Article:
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Go West, young lady 

by Tony C. Duarte


Round and round she goes, where she stops, nobody knows. Well, nobody except the NCAA, anyway.


Two years ago, when Kevin Twohig, general manager of the Spokane Arena, helped to submit the Arena's bid to host the 2001 NCAA Women's Basketball West Regional, he truly didn't know what to expect. An earlier bid had already been rejected, and if he was to go by how the NCAA awarded the men's sites -- where some locations have been selected time and time again despite the NCAA's supposed desire to spread the wealth -- well, that wasn't going to help either. The only ace he was packing up his sleeve was how the Arena performed in its previous role as hostest with the mostest in entertaining the 1997 NCAA Division I Volleyball Championships -- they sold out that event and set a new attendance record.


"I don't think there's any question that if we hadn't been successful with the volleyball event, we wouldn't be doing this right now," says Twohig. "Even though volleyball and women's basketball are handled completely separately by different staffs of people at the NCAA, it is very much a relationship-driven environment. They knew we put forth a good effort for them in the volleyball event."


Still, there was something missing -- a relationship with a large university. The first time around with women's hoop, the Arena attempted the trick with the logical geographical choice -- Gonzaga -- as the host university and was rejected. The second time around, the Arena tried it with WSU as the host and -- voila! -- start printing up the tickets!


"It's an amazing amount of work and details for an NCAA event, and you have to have a certain size athletic department staff to pull that kind of thing off," explains Twohig. "This is not a criticism of Gonzaga, but they're a much smaller institution with a much smaller athletic department staff."


Twohig is happy with the Arena's relationship with WSU, and so far it has paid dividends past the $1.3 million of economic impact on Spokane projected for this weekend's event.


"We need a good, strong relationship with a university, and that is our relationship with WSU," says Twohig. "[WSU Associate Athletic Director] Marcia Saneholtz, in particular, has been a very, very strong supporter of doing events at the Arena -- and a strong voice at the NCAA that has helped us get both the volleyball and women's basketball events."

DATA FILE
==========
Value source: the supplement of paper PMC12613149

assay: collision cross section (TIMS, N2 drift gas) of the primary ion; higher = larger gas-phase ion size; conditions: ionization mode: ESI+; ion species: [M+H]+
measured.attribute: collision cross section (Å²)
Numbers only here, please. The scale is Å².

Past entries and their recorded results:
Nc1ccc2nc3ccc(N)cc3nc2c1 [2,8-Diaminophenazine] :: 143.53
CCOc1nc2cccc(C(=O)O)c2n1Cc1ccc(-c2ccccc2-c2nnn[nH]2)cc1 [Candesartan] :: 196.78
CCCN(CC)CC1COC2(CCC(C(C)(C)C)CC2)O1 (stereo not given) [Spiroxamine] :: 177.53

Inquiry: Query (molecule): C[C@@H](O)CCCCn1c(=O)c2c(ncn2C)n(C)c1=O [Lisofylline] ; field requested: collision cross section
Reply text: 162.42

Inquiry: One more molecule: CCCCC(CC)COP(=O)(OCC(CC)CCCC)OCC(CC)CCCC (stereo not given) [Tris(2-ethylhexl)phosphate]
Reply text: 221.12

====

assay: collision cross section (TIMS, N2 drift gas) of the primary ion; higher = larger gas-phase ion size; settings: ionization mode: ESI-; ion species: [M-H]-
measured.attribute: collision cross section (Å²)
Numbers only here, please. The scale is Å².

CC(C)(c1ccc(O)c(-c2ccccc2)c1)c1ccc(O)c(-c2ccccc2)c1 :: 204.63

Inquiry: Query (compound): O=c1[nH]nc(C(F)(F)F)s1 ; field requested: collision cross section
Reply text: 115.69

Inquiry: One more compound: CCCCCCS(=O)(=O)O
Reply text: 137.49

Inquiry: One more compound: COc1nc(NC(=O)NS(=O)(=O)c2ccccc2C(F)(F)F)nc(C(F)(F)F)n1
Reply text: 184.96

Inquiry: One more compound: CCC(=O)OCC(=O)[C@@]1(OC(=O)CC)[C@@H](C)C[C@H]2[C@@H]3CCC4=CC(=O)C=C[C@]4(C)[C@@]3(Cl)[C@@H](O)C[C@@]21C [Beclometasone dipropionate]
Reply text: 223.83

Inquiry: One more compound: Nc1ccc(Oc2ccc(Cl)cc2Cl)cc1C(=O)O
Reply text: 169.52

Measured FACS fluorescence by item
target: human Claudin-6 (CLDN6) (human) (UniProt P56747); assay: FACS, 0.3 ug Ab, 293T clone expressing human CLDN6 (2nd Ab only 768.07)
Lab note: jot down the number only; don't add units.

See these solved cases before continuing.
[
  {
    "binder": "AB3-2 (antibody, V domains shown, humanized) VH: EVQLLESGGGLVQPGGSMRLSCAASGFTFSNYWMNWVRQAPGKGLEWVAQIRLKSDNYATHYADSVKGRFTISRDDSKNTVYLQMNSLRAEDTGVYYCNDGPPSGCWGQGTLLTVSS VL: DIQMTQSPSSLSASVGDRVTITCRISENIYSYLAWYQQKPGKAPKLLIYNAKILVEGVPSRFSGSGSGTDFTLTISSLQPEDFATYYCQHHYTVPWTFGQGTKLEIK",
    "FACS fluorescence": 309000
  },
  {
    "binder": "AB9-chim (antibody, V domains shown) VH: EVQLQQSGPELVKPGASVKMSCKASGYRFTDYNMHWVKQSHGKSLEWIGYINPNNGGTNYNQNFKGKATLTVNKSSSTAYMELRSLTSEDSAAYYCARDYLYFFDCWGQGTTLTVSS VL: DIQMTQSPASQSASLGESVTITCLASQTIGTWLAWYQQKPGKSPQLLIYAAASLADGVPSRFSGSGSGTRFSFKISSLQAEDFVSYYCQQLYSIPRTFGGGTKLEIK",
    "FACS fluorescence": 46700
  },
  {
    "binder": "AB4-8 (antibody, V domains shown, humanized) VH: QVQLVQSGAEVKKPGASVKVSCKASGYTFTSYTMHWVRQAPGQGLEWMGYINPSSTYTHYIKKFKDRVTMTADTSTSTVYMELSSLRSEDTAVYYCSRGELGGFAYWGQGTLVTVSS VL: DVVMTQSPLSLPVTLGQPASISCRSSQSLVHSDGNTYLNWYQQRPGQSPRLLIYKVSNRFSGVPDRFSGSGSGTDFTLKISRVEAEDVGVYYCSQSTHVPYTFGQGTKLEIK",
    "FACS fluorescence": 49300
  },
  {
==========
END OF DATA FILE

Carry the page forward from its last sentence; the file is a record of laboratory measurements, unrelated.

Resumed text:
Still, even with a successful, record-setting volleyball tourney and a close association with a major university in its pocket, there remains a hefty amount of pressure for the 11,500-capacity Arena to succeed. Not just succeed, but succeed on a level that allows Twohig, Saneholtz and WSU to pursue future NCAA events for Spokane. Everybody involved would be plenty happy if the name "Spokane" became a word association answer with "major NCAA event site." But Spokane has to put up or shut up for that to happen, and so far, it has been putting up some nice numbers for Twohig to take out and flaunt around.


After the Washington Huskies won their way into the tournament on Sunday, the nervousness evaporated as tickets began to sell quickly. While Twohig had been hoping to sell 8,000 ticket packages -- enough to set a new national attendance record for the event -- by press time Tuesday, nearly 9,000 packages had been sold.


"We always go into events hoping to sell them out," says Twohig, "but I don't think anybody realistically thought that was the expectation for this event, so we built the budget to where everybody would be successful at the 8,000 ticket packages sold-mark and submitted it that way." Twohig adds that setting a new attendance record can only enhance Spokane and the Arena in the eyes of the NCAA.


Spokane's desire to pursue and produce NCAA events is similar to what cities bidding for the Olympics go through -- presumably without the bribes to foreign dignitaries. But, says Twohig, it's a different ball of wax when it's the women's event, as opposed to the men's event the Arena will be hosting in 2003.


"The men's event -- it's not a slam dunk, but your effort to sell tickets is minimized drastically," says Twohig. "We expect to sell it out the day we put it on sale."

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